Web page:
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Documentary Review – SHOT! The Psycho-Spiritual Mantra of Rock

With a name like Mick Rock, you would have been more surprised if he hadn’t pursued a life of Rock N’ Roll. SHOT! Is an odyssey into the history of rock ‘n’ roll via the photographs and recounts of rock’s greatest living photographer: Mick Rock who navigates his story from the glam rock shimmer of London to the snarl of NYC punk, and deep into the new millennium. Over the years he brought us the iconic images of the likes of David Bowie, Syd Barrett, Blondie, Queen, Lou Reed and Iggy Pop, revolutionizing the photography scene.

The film opens in 1996, on an operating table as we watch Mick undergoing a quadruple bypass surgery after suffering a series of heart attacks, (three in total, all that he would have before his fiftieth birthday). This is our introduction to the infamous Mick Rock whose party days have finally caught up with him (he has actually overdosed on cocaine.) and director Barnaby Clay decides to use this as a springboard, showing us Mick’s life as it flashes before his eyes. It seems all very morbid, but it’s the bitter truth of the rock n’ roll life, many young and talented people endured the same fate as Mick, but not all of them survived. This is a man who is a tough son-of-a-bitch, he isn’t going anywhere without a fight, and the film is told through his words and his art. In fact all the stock footage, photos and audio recordings in the film were sourced entirely from Mick Rock’s personal archive.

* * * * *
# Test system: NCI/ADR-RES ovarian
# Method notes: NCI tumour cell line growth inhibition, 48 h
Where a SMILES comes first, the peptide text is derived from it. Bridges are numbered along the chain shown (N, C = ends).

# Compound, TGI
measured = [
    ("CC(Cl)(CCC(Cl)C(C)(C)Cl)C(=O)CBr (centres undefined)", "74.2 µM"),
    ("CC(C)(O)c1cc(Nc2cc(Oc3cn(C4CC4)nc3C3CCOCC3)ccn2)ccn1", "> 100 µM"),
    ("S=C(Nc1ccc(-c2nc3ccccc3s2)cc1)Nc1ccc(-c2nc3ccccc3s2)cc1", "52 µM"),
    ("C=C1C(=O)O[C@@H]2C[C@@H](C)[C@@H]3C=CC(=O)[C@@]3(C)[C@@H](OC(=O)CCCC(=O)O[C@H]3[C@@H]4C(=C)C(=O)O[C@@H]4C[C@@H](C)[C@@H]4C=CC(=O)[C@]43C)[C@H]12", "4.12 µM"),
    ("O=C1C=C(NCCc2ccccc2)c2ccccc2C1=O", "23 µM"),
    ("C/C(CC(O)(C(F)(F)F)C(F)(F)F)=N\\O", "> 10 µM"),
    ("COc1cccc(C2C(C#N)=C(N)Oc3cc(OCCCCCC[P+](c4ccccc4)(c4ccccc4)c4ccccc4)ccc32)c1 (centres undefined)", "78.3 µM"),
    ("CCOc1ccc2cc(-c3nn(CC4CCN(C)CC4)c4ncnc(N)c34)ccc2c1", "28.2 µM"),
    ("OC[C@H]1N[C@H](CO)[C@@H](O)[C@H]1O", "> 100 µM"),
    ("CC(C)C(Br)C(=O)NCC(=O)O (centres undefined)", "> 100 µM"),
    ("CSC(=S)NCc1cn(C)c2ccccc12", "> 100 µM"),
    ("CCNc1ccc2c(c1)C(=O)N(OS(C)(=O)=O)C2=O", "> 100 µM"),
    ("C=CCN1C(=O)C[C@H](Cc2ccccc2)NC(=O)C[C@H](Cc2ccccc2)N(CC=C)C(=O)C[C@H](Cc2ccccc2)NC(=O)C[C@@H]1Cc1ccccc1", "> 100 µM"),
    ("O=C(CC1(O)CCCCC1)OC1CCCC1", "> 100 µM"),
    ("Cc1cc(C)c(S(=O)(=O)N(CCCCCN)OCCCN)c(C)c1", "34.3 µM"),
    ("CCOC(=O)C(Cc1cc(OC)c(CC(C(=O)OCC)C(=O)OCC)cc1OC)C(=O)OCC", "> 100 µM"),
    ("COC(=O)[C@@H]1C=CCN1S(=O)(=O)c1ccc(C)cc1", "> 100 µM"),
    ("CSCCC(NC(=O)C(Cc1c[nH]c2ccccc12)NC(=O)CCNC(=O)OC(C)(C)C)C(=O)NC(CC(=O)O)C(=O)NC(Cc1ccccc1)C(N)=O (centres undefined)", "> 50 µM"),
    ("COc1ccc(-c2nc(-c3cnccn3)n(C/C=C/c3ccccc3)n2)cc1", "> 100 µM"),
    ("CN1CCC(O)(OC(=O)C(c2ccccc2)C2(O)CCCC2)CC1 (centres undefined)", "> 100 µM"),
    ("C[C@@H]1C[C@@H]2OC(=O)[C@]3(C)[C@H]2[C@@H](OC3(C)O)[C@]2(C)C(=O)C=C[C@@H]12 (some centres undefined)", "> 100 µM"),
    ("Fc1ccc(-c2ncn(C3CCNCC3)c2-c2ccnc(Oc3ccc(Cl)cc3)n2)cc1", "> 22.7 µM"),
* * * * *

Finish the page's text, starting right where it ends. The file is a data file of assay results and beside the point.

Mick Rock

And this is very much Mick’s story, told through his words only. Aside from intimate audio recordings of his private conversations with stars like David Bowie and Lou Reed (both close friends to Mick), Rock’s is the only voice we hear. There isn’t any talking head shots from his peers, or testimonies from the musicians he’s shot, they’re just not necessary here. Mick has a great voice which seems so down-to-earth and relaxed, you could listen to him all day.

He just has this natural friendly presence, and cheeky charm, this is a real life example of Michael Caine’s Alfie. Listening to his process and approach to photography is fascinating, as we hear how he thinks of himself as an assassin, lining up his targets and sniping them at their most exposed moments. Rock has a way of captured people at their most vulnerable moments, but not in a manipulative or vindictive way.

Director Barnaby Clay has directed many music videos for the likes of Gnarls Barkley, and the Yeah Yeah Yeahs, and adopts the same approach to construct his narrative here. Clay has even stated that the theatrical style apparent in the dramatic recreations were inspired by the aesthetics of Glam Rock. The lighting looks throughout were also inspired by Mick Rock’s original photos which is the ultimate homage to the subject of his documentary. It certainly looks good, but there’s just too much material here and it often feels rushed along, to get from one event to the next (the 80s decade is almost completely glossed over), but still it’s a thrilling ride and a look into a man who lived through rock n’ roll and managed to survive. Definitely worth a watch for all those who wondered about the story behind the camera.


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